aeration process.. when to add yeast?

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aekdbbop

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when using an aeration kit, should you add your yeast first, then aerate? or visa versa?
 

vtfan99

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aekdbbop said:
when using an aeration kit, should you add your yeast first, then aerate? or visa versa?
Definitely add your yeast AFTER you aerate. Once you pitch your yeast....put on your airlock and back away from the fermentation vessel :D. Always aerate first and pitch second.
 

Nemanach

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vtfan99 said:
Definitely add your yeast AFTER you aerate. Once you pitch your yeast....put on your airlock and back away from the fermentation vessel :D. Always aerate first and pitch second.
Why is that?
 

Brewiz

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I have always pitched first then areated, that way I know the yeast is mixed throughly with the O2....
 

Bobby_M

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It doesn't really say that. You'd have to assume that fermentation starts immediately when you pitch. We're talking about aerating/oxygenating for a couple minutes and any of the ill effects would be negligible. Of course, unless you try aerating hours after pitching. That being said, I've done it both ways and can't tell a difference.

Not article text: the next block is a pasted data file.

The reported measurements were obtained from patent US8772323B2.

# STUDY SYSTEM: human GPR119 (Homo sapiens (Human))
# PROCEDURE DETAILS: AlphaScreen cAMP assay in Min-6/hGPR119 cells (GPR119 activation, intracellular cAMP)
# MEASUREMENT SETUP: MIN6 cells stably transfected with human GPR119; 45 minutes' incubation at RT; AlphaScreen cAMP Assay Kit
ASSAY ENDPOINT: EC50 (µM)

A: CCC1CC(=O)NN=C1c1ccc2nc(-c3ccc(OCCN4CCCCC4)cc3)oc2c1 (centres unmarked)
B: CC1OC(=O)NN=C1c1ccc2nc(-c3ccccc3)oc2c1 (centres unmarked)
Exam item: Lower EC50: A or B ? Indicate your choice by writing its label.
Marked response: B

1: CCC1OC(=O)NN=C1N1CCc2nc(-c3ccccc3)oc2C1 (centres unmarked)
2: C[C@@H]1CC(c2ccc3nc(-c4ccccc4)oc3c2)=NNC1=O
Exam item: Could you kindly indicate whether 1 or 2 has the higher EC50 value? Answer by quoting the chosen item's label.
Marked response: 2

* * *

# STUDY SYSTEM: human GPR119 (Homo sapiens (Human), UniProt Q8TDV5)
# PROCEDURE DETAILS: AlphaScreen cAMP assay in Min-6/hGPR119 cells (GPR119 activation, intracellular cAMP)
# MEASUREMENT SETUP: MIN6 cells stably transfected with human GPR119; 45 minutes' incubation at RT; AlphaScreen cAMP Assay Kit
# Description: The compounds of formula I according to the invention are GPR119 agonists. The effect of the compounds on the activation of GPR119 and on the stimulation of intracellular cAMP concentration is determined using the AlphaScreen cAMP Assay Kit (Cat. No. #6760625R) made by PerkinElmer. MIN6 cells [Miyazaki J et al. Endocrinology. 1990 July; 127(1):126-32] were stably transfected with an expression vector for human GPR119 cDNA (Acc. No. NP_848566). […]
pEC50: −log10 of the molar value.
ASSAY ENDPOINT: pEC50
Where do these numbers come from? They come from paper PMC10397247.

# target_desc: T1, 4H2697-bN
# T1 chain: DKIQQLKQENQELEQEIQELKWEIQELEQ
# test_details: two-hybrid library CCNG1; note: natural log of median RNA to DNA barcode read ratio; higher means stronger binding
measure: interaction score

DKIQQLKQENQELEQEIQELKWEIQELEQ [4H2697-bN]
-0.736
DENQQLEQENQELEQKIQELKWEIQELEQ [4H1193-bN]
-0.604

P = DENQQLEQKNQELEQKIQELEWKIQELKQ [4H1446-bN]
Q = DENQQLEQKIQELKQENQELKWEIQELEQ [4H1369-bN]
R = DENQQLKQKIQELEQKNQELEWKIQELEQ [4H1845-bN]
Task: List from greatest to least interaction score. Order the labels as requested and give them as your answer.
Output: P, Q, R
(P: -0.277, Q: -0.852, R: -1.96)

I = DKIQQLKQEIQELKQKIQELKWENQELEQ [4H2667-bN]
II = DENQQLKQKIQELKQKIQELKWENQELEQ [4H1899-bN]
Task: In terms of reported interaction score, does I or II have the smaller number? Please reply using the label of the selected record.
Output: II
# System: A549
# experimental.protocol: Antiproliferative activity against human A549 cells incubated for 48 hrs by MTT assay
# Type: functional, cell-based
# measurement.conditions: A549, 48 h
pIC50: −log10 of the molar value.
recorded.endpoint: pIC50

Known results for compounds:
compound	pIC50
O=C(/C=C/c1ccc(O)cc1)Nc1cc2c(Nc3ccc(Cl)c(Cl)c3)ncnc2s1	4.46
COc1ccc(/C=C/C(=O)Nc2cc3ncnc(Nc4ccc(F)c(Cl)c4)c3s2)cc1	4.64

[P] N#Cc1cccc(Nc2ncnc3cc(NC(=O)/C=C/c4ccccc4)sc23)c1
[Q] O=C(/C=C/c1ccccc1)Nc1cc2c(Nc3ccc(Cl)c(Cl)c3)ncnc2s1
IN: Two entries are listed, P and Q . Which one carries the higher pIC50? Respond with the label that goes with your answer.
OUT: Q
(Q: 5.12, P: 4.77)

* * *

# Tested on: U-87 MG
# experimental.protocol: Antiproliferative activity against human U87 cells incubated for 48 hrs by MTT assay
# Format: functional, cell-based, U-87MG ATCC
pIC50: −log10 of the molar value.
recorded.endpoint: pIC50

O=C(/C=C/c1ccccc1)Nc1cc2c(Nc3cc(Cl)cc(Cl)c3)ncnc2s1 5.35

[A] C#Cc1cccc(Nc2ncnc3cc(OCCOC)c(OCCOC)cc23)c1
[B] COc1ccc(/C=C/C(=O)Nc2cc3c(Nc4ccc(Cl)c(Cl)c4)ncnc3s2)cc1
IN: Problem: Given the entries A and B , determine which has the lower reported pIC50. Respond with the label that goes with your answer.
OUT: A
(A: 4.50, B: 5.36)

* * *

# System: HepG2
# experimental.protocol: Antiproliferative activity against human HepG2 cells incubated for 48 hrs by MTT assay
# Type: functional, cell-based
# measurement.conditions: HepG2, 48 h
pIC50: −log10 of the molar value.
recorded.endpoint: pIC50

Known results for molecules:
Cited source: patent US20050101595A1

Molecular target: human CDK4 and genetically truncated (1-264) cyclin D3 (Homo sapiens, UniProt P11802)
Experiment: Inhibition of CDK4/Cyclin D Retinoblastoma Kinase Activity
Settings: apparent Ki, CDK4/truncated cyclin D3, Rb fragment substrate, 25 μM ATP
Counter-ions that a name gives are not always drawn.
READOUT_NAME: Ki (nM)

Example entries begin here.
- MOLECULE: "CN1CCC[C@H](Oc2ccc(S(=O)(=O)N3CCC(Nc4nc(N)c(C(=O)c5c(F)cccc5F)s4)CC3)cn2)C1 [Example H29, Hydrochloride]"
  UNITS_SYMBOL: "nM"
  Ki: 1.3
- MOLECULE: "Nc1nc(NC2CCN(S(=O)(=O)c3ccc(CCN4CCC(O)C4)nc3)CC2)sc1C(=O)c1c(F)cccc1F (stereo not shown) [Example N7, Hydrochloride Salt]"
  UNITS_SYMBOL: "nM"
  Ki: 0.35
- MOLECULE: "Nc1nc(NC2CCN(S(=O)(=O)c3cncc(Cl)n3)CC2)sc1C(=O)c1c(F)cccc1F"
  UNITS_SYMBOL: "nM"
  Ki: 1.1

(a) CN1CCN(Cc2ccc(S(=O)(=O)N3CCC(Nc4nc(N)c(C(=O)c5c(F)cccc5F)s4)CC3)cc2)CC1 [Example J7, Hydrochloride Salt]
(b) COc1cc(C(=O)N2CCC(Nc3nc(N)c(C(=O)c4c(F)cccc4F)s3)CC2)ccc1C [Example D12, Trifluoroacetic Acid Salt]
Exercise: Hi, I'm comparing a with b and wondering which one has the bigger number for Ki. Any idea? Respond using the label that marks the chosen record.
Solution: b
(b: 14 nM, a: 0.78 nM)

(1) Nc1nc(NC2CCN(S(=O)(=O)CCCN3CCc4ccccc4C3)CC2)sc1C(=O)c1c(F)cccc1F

vtfan99

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I just never take the chance. Many times my starters are in an active fermentation phase (due to my last minuteness). :D Probably has no affect whatsoever...just how I interpreted the texts that I have read.
 

Craig5_12

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I think this is dependant on how long you oxygenate for. If you're using straight Oxygen versus and aquarium pump, you're probably okay. But I use a medical air pump (it was free) and usually aerate for an hour and then pitch. I just feel safer that way.
 

ECOdork

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I'm new to all this, so what do I know, but I'm not sure how much is gained by aerating for really long periods of time.

I imagine that once the dissolved oxygen (DO) is built up to saturation in the wort the DO will stay for awhile as there shouldn't be anything to consume it. Plus, cooler liquids hold gasses in solution better, in general. At least that's how it works with water. In general, DO is a function of temp and the concentration of other consitutents in the liquid (salt, sugar, etc).....

either way....:mug:
 
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